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Is COP23 ignoring the carbon emissions involved in constructing buildings?
In fighting climate change, much has been said about energy efficiency in buildings. What about the carbon emissions involved in constructing buildings in the first place, asks Francesco Pomponi., an expert on embodied carbon at Edinburgh Napier University.
“Further, faster ambition together” is the mission statement of the global leaders attending COP23 in Bonn. It has been met with a mixture of scepticism and urgency, particularly after the new raised projections for this year’s global carbon emissions suggested a peak has yet to be reached.
As part of the conference, cities and regions across the world are adopting the Bonn-Fiji Commitment on climate action. It aims to remove up to 1.3 billion tons of CO₂ equivalent per year by curbing emissions at the local level. The system being put in place to deliver the commitment does appear impressive, but look more carefully and it seems to see sustainable cities in very much the same way as usual: primarily cutting emissions from heat and transport and by installing more renewable energy.
This is all essential but it misses an important part of the picture. The sustainability of buildings is a key component of reducing city emissions. For years, policies and regulations have focused on reducing the energy demands of buildings while we live, shop and work in them. As a result, the potential to reduce carbon in other stages of a building’s life has remained largely untapped.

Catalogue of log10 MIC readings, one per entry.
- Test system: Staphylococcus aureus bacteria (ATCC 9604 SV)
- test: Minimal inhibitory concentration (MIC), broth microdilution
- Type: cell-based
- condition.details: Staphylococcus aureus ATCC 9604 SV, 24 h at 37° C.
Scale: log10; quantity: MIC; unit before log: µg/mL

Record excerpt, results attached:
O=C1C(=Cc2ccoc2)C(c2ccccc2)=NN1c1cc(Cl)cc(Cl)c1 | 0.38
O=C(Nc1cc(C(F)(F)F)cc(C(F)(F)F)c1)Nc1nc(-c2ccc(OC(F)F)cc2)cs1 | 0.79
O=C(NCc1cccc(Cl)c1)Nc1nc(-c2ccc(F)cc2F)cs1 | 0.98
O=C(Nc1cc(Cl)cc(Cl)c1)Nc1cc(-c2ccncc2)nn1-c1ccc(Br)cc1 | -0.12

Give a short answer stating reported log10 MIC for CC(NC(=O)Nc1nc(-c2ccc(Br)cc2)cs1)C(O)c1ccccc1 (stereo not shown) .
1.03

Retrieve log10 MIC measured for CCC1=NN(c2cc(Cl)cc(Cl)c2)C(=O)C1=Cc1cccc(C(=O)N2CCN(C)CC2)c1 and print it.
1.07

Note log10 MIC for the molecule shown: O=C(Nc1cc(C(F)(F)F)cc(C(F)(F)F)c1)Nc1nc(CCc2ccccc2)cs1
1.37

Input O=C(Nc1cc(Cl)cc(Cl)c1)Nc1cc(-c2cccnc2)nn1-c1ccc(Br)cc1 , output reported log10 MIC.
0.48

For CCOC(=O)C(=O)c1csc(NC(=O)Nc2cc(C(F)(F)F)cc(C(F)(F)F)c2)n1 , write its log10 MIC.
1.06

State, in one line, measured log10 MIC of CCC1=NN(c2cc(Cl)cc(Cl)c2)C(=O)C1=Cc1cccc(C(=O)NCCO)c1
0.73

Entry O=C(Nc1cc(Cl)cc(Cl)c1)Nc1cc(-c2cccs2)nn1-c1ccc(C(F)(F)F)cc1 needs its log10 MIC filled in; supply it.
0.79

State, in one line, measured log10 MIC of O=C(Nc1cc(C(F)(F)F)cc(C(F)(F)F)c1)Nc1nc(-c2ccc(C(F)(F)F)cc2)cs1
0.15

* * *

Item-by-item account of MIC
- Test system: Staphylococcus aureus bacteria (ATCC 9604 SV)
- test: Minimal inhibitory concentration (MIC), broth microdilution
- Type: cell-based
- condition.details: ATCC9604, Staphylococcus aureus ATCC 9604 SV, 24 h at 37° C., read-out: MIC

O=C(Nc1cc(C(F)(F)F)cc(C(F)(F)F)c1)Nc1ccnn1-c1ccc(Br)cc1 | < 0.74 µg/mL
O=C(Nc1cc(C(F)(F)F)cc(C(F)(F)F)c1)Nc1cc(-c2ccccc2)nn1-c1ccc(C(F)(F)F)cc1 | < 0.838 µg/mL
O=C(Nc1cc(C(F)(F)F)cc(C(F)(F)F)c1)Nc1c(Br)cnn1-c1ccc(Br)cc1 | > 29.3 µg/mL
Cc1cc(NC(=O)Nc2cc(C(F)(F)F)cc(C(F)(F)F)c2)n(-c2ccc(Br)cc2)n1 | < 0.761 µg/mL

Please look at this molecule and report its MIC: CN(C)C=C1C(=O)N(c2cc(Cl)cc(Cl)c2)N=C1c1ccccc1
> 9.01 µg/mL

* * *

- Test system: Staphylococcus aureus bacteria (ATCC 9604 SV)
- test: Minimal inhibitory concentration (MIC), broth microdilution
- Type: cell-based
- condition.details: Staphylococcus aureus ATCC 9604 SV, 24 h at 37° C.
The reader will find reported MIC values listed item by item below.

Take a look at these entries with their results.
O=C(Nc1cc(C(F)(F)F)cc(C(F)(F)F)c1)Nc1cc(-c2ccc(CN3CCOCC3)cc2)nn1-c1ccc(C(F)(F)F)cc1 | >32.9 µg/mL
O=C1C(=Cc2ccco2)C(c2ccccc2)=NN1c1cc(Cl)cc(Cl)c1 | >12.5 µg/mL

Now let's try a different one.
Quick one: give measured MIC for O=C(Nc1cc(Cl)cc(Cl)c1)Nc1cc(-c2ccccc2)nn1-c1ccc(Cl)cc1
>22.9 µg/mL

The carbon emissions involved in making, renovating and then eventually dismantling the building. This includes everything from mining the materials for the cement to chopping down the trees for the floorboards to transporting everything to the building site to digging the foundations; and then later from knocking the building down to disposing of its constituent parts.
We sometimes refer to the emissions while a building is functioning as the operational carbon, and all the other emissions across its life cycle as the embodied carbon. Focusing on one and not the other is puzzling to say the least – we’re effectively trying to take the carbon out of our energy bills while paying no attention to the carbon in the buildings themselves.
While you can intervene along the way to improve the carbon emissions of a building’s energy use, there’s nothing you can do later about the emissions during construction. Not only that, interventions to improve a building’s energy efficiency actually make the total embodied carbon worse.
The whole problem is particularly relevant at a time when the Intergovernmental Panel on Climate Change is saying there’s an urgent need to reduce carbon emissions sooner rather than later as it is too risky to rely on yet unproven technologies to save us at some point in the future.
Compared to some of the carbon reduction required to meet the commitments in the Paris Agreement – weaning us off electricity from fossil fuels, say – focusing on the embodied carbon emissions in buildings is actually low-hanging fruit.
It is time for policy people to step up their game and join the challenge while there is still time. And once they have tackled buildings they should start considering all the other embodied carbon emissions that they have been ignoring, too.
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